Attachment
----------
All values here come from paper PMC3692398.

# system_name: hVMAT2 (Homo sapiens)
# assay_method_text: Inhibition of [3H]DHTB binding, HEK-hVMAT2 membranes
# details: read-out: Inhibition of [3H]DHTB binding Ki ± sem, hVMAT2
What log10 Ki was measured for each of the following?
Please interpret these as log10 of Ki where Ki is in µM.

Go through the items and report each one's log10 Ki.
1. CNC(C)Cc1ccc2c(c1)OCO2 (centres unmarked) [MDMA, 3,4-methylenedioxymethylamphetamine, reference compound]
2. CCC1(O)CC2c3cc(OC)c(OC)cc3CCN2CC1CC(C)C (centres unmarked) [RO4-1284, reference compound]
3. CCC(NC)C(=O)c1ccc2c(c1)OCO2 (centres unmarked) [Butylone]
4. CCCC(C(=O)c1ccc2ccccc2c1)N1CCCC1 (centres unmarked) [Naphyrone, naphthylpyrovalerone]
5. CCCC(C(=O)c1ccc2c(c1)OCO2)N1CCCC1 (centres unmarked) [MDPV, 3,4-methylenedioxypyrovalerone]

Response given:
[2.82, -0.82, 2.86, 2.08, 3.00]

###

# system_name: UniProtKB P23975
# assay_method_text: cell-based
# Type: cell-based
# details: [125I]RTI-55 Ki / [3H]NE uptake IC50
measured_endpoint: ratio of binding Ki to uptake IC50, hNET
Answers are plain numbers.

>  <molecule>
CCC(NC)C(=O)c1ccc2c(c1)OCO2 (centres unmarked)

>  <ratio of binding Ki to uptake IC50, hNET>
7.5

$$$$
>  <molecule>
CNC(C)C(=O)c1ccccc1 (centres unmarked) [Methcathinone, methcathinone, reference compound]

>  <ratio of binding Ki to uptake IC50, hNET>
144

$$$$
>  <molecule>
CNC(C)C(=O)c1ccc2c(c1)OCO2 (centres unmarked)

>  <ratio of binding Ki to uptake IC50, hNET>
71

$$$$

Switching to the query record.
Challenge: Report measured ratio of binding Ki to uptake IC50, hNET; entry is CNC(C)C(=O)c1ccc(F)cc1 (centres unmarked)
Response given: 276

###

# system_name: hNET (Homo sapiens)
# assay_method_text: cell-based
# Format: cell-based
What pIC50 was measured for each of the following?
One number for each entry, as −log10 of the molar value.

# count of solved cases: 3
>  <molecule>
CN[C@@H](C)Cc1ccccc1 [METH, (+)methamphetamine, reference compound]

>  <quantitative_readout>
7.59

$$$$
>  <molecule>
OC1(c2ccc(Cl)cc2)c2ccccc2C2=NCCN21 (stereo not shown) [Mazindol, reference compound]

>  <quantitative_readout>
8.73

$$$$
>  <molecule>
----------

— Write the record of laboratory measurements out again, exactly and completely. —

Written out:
All values here come from paper PMC3692398.

# system_name: hVMAT2 (Homo sapiens)
# assay_method_text: Inhibition of [3H]DHTB binding, HEK-hVMAT2 membranes
# details: read-out: Inhibition of [3H]DHTB binding Ki ± sem, hVMAT2
What log10 Ki was measured for each of the following?
Please interpret these as log10 of Ki where Ki is in µM.

Go through the items and report each one's log10 Ki.
1. CNC(C)Cc1ccc2c(c1)OCO2 (centres unmarked) [MDMA, 3,4-methylenedioxymethylamphetamine, reference compound]
2. CCC1(O)CC2c3cc(OC)c(OC)cc3CCN2CC1CC(C)C (centres unmarked) [RO4-1284, reference compound]
3. CCC(NC)C(=O)c1ccc2c(c1)OCO2 (centres unmarked) [Butylone]
4. CCCC(C(=O)c1ccc2ccccc2c1)N1CCCC1 (centres unmarked) [Naphyrone, naphthylpyrovalerone]
5. CCCC(C(=O)c1ccc2c(c1)OCO2)N1CCCC1 (centres unmarked) [MDPV, 3,4-methylenedioxypyrovalerone]

Response given:
[2.82, -0.82, 2.86, 2.08, 3.00]

###

# system_name: UniProtKB P23975
# assay_method_text: cell-based
# Type: cell-based
# details: [125I]RTI-55 Ki / [3H]NE uptake IC50
measured_endpoint: ratio of binding Ki to uptake IC50, hNET
Answers are plain numbers.

>  <molecule>
CCC(NC)C(=O)c1ccc2c(c1)OCO2 (centres unmarked)

>  <ratio of binding Ki to uptake IC50, hNET>
7.5

$$$$
>  <molecule>
CNC(C)C(=O)c1ccccc1 (centres unmarked) [Methcathinone, methcathinone, reference compound]

>  <ratio of binding Ki to uptake IC50, hNET>
144

$$$$
>  <molecule>
CNC(C)C(=O)c1ccc2c(c1)OCO2 (centres unmarked)

>  <ratio of binding Ki to uptake IC50, hNET>
71

$$$$

Switching to the query record.
Challenge: Report measured ratio of binding Ki to uptake IC50, hNET; entry is CNC(C)C(=O)c1ccc(F)cc1 (centres unmarked)
Response given: 276

###

# system_name: hNET (Homo sapiens)
# assay_method_text: cell-based
# Format: cell-based
What pIC50 was measured for each of the following?
One number for each entry, as −log10 of the molar value.

# count of solved cases: 3
>  <molecule>
CN[C@@H](C)Cc1ccccc1 [METH, (+)methamphetamine, reference compound]

>  <quantitative_readout>
7.59

$$$$
>  <molecule>
OC1(c2ccc(Cl)cc2)c2ccccc2C2=NCCN21 (stereo not shown) [Mazindol, reference compound]

>  <quantitative_readout>
8.73

$$$$
>  <molecule>